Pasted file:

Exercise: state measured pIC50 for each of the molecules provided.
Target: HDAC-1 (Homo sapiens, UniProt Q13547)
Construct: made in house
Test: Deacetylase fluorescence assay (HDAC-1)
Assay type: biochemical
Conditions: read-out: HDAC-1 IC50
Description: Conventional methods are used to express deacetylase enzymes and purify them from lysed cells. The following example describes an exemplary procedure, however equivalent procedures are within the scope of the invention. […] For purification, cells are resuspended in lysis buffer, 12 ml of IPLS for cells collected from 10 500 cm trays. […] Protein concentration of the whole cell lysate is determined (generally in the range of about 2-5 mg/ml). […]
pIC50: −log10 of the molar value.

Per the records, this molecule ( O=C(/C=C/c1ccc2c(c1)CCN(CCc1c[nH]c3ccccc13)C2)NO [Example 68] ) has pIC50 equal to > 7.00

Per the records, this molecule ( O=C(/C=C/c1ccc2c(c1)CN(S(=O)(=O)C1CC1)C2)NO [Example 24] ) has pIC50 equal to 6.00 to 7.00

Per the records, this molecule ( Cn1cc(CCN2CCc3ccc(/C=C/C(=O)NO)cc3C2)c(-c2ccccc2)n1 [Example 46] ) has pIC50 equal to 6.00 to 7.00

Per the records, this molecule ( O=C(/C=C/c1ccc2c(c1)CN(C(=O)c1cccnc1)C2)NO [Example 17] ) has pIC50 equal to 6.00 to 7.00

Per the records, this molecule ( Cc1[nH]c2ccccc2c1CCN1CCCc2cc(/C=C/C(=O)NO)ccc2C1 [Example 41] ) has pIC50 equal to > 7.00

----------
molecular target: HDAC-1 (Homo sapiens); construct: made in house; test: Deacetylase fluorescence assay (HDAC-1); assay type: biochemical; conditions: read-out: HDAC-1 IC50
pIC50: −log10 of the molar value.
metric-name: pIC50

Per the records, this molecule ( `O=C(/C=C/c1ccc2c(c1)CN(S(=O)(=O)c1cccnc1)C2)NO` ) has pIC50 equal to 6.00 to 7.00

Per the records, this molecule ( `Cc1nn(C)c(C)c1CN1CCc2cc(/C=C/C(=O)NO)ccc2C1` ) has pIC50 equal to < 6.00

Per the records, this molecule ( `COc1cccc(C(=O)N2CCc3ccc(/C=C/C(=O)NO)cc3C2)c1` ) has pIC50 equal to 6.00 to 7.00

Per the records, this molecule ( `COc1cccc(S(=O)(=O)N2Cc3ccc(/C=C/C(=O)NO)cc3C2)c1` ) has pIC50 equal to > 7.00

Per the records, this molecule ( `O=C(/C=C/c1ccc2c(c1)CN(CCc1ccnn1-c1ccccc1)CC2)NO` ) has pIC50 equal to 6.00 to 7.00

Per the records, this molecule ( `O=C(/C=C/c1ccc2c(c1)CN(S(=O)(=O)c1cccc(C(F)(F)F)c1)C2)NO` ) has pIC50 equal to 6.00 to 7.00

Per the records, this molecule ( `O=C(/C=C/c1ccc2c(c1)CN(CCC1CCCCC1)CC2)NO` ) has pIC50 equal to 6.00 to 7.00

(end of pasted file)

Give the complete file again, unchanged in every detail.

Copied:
Exercise: state measured pIC50 for each of the molecules provided.
Target: HDAC-1 (Homo sapiens, UniProt Q13547)
Construct: made in house
Test: Deacetylase fluorescence assay (HDAC-1)
Assay type: biochemical
Conditions: read-out: HDAC-1 IC50
Description: Conventional methods are used to express deacetylase enzymes and purify them from lysed cells. The following example describes an exemplary procedure, however equivalent procedures are within the scope of the invention. […] For purification, cells are resuspended in lysis buffer, 12 ml of IPLS for cells collected from 10 500 cm trays. […] Protein concentration of the whole cell lysate is determined (generally in the range of about 2-5 mg/ml). […]
pIC50: −log10 of the molar value.

Per the records, this molecule ( O=C(/C=C/c1ccc2c(c1)CCN(CCc1c[nH]c3ccccc13)C2)NO [Example 68] ) has pIC50 equal to > 7.00

Per the records, this molecule ( O=C(/C=C/c1ccc2c(c1)CN(S(=O)(=O)C1CC1)C2)NO [Example 24] ) has pIC50 equal to 6.00 to 7.00

Per the records, this molecule ( Cn1cc(CCN2CCc3ccc(/C=C/C(=O)NO)cc3C2)c(-c2ccccc2)n1 [Example 46] ) has pIC50 equal to 6.00 to 7.00

Per the records, this molecule ( O=C(/C=C/c1ccc2c(c1)CN(C(=O)c1cccnc1)C2)NO [Example 17] ) has pIC50 equal to 6.00 to 7.00

Per the records, this molecule ( Cc1[nH]c2ccccc2c1CCN1CCCc2cc(/C=C/C(=O)NO)ccc2C1 [Example 41] ) has pIC50 equal to > 7.00

----------
molecular target: HDAC-1 (Homo sapiens); construct: made in house; test: Deacetylase fluorescence assay (HDAC-1); assay type: biochemical; conditions: read-out: HDAC-1 IC50
pIC50: −log10 of the molar value.
metric-name: pIC50

Per the records, this molecule ( `O=C(/C=C/c1ccc2c(c1)CN(S(=O)(=O)c1cccnc1)C2)NO` ) has pIC50 equal to 6.00 to 7.00

Per the records, this molecule ( `Cc1nn(C)c(C)c1CN1CCc2cc(/C=C/C(=O)NO)ccc2C1` ) has pIC50 equal to < 6.00

Per the records, this molecule ( `COc1cccc(C(=O)N2CCc3ccc(/C=C/C(=O)NO)cc3C2)c1` ) has pIC50 equal to 6.00 to 7.00

Per the records, this molecule ( `COc1cccc(S(=O)(=O)N2Cc3ccc(/C=C/C(=O)NO)cc3C2)c1` ) has pIC50 equal to > 7.00

Per the records, this molecule ( `O=C(/C=C/c1ccc2c(c1)CN(CCc1ccnn1-c1ccccc1)CC2)NO` ) has pIC50 equal to 6.00 to 7.00

Per the records, this molecule ( `O=C(/C=C/c1ccc2c(c1)CN(S(=O)(=O)c1cccc(C(F)(F)F)c1)C2)NO` ) has pIC50 equal to 6.00 to 7.00

Per the records, this molecule ( `O=C(/C=C/c1ccc2c(c1)CN(CCC1CCCCC1)CC2)NO` ) has pIC50 equal to 6.00 to 7.00